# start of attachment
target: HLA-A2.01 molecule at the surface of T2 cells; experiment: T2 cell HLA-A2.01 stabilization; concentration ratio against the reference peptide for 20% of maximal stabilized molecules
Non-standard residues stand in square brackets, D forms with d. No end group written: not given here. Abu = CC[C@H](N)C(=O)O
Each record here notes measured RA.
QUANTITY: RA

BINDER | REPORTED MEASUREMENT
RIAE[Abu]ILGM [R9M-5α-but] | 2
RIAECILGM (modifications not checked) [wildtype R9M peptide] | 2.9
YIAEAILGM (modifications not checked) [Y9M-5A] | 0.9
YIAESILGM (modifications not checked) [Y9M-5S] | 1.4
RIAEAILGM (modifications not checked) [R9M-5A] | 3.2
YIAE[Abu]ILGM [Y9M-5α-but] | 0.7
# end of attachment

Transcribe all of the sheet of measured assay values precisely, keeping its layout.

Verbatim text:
target: HLA-A2.01 molecule at the surface of T2 cells; experiment: T2 cell HLA-A2.01 stabilization; concentration ratio against the reference peptide for 20% of maximal stabilized molecules
Non-standard residues stand in square brackets, D forms with d. No end group written: not given here. Abu = CC[C@H](N)C(=O)O
Each record here notes measured RA.
QUANTITY: RA

BINDER | REPORTED MEASUREMENT
RIAE[Abu]ILGM [R9M-5α-but] | 2
RIAECILGM (modifications not checked) [wildtype R9M peptide] | 2.9
YIAEAILGM (modifications not checked) [Y9M-5A] | 0.9
YIAESILGM (modifications not checked) [Y9M-5S] | 1.4
RIAEAILGM (modifications not checked) [R9M-5A] | 3.2
YIAE[Abu]ILGM [Y9M-5α-but] | 0.7